While “forgetting” might be inevitable with age, decline is not. I frequently bring students’ attention to parts of themselves that seem to have “gone off the radar.” In a confusing moment, the student is not certain of what they are feeling, or sometimes even how to go about “contacting” the part of themselves that they are being asked to move. Other times, I speak of “re-establishing diplomatic relations” with parts of ourselves that we have not moved, freely or at all, in a very long time. Both expressions refer to the same phenomenon of sensory-motor amnesia of which Hanna speaks.

 

MaryBeth
MaryBeth D. Smith, GCFP

The Feldenkrais Method can help you to re-member and remember yourself, so that your actions in the world can be more effective. You are the teacher, learner, textbook, and laboratory! The syllabus is life, and the course materials are gentle body movement, curiosity, and ample good humor in the process of discovery. What better time to begin than now?

Contact us about classes, lessons, and workshops in Houston, TX.
Elsewhere, find a teacher near you at Feldenkrais.com

Wouldn’t it be great if. . .?

ATM class
image by Angela Alston, Dallas Movement Lab.

Whenever I’m at meet-and-greet events and the inevitable question comes up, “What do you do?”  I initially answer with, “I help people to learn how their body and brain can communicate better.” Invariably, the person smiles, almost laughs, their eyes widen, and they say, “Well, I could sure use that!” That WOULD be great, wouldn’t it?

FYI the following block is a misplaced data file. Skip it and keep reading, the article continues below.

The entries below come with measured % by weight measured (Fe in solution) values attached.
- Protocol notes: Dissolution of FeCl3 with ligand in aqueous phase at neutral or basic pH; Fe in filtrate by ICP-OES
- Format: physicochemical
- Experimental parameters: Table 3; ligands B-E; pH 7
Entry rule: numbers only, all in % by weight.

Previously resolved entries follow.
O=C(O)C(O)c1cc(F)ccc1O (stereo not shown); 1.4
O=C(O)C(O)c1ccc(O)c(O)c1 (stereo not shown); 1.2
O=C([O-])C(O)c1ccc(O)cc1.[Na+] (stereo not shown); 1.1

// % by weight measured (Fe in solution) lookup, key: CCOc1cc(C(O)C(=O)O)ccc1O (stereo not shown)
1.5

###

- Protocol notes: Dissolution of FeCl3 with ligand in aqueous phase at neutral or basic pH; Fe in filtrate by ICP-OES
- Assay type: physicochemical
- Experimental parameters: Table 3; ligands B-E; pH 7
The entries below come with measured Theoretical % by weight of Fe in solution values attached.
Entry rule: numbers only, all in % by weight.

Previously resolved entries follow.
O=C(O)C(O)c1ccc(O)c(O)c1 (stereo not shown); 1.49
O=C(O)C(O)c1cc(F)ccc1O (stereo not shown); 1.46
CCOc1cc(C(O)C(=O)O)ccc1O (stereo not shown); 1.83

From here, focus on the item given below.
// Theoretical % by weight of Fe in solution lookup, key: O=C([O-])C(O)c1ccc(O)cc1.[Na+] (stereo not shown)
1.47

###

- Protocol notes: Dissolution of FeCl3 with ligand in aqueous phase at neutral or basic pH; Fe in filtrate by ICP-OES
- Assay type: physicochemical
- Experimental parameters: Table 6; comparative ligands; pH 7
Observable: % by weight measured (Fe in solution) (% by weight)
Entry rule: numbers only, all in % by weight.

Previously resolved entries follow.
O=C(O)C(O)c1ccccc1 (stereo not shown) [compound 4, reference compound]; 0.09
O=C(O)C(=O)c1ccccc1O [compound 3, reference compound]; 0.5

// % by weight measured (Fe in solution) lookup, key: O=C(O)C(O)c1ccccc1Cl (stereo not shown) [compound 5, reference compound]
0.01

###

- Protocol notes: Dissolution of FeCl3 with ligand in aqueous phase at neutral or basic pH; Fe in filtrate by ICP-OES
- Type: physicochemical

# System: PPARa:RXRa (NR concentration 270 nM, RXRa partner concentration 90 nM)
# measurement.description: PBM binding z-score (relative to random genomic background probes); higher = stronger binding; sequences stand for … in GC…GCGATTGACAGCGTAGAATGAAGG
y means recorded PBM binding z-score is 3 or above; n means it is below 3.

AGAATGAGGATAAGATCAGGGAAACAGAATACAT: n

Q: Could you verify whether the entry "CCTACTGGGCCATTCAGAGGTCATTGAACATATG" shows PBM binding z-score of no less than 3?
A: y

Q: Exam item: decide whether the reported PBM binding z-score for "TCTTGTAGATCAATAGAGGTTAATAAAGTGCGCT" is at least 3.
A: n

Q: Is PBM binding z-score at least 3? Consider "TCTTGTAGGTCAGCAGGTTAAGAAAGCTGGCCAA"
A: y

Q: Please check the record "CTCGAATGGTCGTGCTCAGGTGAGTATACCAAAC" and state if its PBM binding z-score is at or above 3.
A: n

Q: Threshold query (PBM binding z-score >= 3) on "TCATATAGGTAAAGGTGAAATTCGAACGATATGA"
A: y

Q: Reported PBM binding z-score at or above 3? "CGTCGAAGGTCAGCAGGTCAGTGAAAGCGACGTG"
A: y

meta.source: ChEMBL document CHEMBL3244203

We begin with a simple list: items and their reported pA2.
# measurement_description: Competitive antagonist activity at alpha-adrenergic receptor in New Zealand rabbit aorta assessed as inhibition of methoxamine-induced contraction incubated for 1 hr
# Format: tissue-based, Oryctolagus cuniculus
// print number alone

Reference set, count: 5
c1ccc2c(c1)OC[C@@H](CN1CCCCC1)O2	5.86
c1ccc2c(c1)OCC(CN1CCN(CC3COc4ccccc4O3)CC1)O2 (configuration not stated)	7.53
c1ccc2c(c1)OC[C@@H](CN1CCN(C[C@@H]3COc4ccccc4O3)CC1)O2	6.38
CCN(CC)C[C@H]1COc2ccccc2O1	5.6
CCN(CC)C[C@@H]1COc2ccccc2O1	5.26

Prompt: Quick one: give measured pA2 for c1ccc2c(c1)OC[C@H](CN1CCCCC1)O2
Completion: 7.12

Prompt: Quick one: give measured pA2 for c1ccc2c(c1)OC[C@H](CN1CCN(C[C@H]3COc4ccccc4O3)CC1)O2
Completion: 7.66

A longer conversation can happen later. We talk about how there is no separation between your mind and your body, except in language. Body and mind are not even just two sides of the same coin: they are united as a complex network, where constant communication takes place. In the FELDENKRAIS METHOD, we try to improve the quality of that communication. Why is quality important?

It’s easiest to see different qualities of mind-body communication through the lens and experience of movement. For example, most people would agree that you use your hand differently if you are stroking under a kitten’s chin, than if you are pounding a nail into the wall with a hammer. More choices, more available qualities of movement, make us more fully human, more practically functional, and more highly skilled at whatever we are doing.

That is why intention and attention are so important. Instead of simply stretching our muscles, the FELDENKRAIS METHOD seeks also to “stretch” the mind to consider and incorporate useful new possibilities, strategies, and connections. With intention and attention, your brain can form the neural structures that make future improvement possible.

My colleague, Rich Goldsand, appears in a new video that was recently featured on Buzzfeed. His care and skill with students is evident, and the video gives a nice glimpse of what happens in a FELDENKRAIS session.

There’s bound to be something that you would like to improve this summer. The rewiring is enjoyable and comfortable, yet provides just the right amount of challenge. If you would like BETTER this summer, come and join us!

Not in Houston? Find FELDENKRAIS practitioners and classes near you via feldenkrais.com.

That sweet, sweet feeling

cuppacoffeeFebruary. The shortest month is more than halfway through. When I was a child, I remember February as a blessedly short passage through the dark doldrums of a seemingly unending Midwestern winter. February “sagged and dragged.” We buckled down on our homework, caught up on our reading, and stayed inside to clean out closets and drawers. In more modern times, our culture disdains any “down time.” In the post-modern February, we are inundated with cuteness. From the adorable and furry rodentian weather-watcher, to the flying weaponized baby, February now pulls its weight on the calendar with two credible reasons to party down. The movie “Groundhog Day” inspires weekend watch parties, and Valentine’s Day is filled with dinner dates and chocolate. I admit it, I indulged! And yesterday, I contemplated where we get our sweetness in life.